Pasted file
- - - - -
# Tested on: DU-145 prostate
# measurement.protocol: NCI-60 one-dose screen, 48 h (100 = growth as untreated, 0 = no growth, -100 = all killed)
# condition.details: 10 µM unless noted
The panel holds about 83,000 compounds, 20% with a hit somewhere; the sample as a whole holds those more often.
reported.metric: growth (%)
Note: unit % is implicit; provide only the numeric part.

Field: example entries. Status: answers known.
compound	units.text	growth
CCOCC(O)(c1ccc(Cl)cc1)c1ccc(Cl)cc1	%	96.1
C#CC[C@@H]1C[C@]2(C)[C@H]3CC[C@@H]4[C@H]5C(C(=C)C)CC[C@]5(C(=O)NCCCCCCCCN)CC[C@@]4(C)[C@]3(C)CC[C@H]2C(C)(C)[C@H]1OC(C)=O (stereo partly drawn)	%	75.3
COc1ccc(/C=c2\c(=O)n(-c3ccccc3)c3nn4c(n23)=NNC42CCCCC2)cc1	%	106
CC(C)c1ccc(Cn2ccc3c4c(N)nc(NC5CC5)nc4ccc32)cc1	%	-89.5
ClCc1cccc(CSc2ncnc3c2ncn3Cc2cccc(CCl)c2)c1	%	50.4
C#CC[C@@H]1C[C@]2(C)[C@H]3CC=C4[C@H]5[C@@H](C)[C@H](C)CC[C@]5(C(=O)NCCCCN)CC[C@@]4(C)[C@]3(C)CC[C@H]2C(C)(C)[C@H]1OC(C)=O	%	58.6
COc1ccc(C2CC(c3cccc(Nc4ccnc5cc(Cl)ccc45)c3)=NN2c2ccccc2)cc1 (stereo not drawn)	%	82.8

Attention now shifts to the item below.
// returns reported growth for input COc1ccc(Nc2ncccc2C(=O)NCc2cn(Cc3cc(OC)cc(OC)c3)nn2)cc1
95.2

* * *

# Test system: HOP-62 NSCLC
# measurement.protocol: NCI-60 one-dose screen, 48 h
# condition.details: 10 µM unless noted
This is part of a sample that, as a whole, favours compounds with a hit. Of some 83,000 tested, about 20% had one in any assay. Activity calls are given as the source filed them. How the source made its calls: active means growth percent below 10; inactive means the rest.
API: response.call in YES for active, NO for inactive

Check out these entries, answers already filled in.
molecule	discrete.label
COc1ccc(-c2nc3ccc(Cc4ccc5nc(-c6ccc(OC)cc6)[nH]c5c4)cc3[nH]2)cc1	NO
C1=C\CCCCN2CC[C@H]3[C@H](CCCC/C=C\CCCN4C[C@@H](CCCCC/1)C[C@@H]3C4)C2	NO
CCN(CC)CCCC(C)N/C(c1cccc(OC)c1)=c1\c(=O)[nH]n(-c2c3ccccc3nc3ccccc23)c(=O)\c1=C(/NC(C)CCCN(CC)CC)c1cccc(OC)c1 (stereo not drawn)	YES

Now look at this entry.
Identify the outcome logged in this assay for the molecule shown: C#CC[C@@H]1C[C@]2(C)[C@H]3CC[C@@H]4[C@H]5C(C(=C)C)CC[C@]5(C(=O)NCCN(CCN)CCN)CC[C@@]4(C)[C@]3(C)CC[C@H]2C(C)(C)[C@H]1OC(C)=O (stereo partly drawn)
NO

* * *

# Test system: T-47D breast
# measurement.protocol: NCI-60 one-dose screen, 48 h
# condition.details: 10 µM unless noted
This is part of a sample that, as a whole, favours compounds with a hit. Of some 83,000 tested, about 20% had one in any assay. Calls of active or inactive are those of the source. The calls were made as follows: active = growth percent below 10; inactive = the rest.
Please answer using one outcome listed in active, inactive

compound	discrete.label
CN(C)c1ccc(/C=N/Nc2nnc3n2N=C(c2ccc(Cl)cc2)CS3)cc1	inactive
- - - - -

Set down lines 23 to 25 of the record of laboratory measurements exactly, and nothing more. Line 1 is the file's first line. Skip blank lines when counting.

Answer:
This is part of a sample that, as a whole, favours compounds with a hit. Of some 83,000 tested, about 20% had one in any assay. Activity calls are given as the source filed them. How the source made its calls: active means growth percent below 10; inactive means the rest.
API: response.call in YES for active, NO for inactive

Check out these entries, answers already filled in.